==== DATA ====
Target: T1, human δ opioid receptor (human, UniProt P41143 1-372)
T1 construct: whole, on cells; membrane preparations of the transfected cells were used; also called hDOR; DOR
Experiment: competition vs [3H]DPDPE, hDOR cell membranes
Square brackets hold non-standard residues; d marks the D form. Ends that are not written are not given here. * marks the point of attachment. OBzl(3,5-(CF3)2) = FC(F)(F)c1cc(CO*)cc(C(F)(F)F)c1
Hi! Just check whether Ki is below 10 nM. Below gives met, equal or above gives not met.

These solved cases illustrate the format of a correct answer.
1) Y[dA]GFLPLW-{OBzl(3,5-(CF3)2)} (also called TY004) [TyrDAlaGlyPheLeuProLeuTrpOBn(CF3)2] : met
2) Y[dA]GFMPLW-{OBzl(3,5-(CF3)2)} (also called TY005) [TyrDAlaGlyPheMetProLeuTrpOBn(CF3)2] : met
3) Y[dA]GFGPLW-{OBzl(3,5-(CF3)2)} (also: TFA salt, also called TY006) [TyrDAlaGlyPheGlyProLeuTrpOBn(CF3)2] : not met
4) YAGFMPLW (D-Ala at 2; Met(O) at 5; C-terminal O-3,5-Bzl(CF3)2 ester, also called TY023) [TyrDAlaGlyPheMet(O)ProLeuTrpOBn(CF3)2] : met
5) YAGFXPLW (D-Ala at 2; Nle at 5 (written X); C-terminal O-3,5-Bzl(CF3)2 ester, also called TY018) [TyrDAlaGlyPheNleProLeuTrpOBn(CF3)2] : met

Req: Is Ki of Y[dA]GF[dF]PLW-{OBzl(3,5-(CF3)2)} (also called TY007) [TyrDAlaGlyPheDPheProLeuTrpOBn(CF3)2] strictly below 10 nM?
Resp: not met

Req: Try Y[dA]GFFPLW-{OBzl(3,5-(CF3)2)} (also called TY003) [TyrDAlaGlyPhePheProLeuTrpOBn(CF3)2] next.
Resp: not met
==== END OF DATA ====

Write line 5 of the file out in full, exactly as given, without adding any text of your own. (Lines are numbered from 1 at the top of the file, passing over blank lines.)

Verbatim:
Hi! Just check whether Ki is below 10 nM. Below gives met, equal or above gives not met.